NY hospital staff put protective gear in an outdoor trash can after handling bodies

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NEW YORK (Reuters) – Staff at the Wyckoff Heights Medical Center in New York were seen throwing their robes and caps and other protective clothing into a sidewalk bin Thursday after removing and disposing of bodies from the hospital loaded into a refrigerated truck.

Health care worker removes and discards personal protective equipment (PPE) in a trash can after rolling the bodies of deceased people outside the Wyckoff Heights Medical Center during the coronavirus disease (COVID) epidemic -19) in the Brooklyn neighborhood of New York, Brooklyn New York, United States, April 2, 2020. REUTERS / Brendan Mcdermid TPX IMAGES OF THE DAY

The hospital treats patients with the new highly infectious virus. Hospital workers generally wear protective equipment when handling patients with respiratory illnesses. Reuters could not confirm that the bodies were those of the victims of the coronavirus.

The hospital is in Brooklyn. The epidemic has killed nearly 1,400 New York residents.

Hospital administrators could not be reached for comment after several emails and calls to the public affairs office and the main phone line. Operator Beatrice Pereira said, “They said there was no one available right now, that everyone here is busy saving lives. “

A Reuters photographer saw four workers wearing protective gowns, caps, face masks and glasses rolling hospital beds with deceased patients covered in white sheets outside the building.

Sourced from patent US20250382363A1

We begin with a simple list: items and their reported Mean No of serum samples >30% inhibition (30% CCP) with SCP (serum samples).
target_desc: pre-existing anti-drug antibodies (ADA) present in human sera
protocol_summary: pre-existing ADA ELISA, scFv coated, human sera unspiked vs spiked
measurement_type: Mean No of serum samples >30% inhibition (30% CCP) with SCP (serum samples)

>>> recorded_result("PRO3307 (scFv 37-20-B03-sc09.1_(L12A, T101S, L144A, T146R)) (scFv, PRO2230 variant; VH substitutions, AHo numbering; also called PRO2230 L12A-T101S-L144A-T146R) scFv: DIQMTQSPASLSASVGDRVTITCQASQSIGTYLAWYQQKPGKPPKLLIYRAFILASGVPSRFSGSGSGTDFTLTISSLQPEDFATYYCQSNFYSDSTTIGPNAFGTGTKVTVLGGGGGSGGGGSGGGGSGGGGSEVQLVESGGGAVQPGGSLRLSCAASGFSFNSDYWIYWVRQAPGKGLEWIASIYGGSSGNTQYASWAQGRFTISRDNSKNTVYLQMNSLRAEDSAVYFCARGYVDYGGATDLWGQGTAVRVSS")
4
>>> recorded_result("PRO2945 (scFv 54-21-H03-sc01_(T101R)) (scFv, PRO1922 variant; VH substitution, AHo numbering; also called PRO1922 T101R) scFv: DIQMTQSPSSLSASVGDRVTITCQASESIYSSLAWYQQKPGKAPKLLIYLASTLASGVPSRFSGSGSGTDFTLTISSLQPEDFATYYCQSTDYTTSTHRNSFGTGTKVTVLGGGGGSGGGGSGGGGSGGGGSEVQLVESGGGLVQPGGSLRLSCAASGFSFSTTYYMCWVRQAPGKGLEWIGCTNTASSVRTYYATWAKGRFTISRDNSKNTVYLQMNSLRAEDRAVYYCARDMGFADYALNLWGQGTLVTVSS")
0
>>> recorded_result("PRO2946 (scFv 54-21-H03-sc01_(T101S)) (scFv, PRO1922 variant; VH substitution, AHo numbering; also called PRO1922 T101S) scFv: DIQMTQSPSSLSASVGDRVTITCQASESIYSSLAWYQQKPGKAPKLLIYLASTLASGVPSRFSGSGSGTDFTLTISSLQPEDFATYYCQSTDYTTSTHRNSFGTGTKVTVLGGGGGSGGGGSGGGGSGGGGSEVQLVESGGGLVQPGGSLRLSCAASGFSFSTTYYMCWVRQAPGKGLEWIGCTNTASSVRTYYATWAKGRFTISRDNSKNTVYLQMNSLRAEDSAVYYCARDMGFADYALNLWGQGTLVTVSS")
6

After placing the bodies inside a refrigerated truck, they removed their robes and other protective gear and put them in a nearby outdoor bin and rolled up the beds inside.

A homeless man had gone through the trash an hour earlier, said the Reuters photographer. Reuters could not determine what was in the trash at the time.

A spokesperson for the New York Department of Health said it was unable to comment on what Reuters had seen, but said each hospital should have described procedures for donning and doffing protective gear . The New York State Department of Health did not respond to requests for comment.

Faced with a severe shortage of protective equipment, federal and local health authorities advise healthcare professionals to reuse and clean their disposable masks and gloves when possible, rather than throwing them away after each patient.

According to the World Health Organization guidelines for the treatment of patients with coronavirus, personal protective equipment must be “disposed of in an appropriate waste container after use”.

Brendan McDermid report; Additional reports by Gabriella Borter and Jonathan Allen; Editing by Ross Colvin and Howard Goller

Our standards:Principles of the Thomson Reuters Trust.

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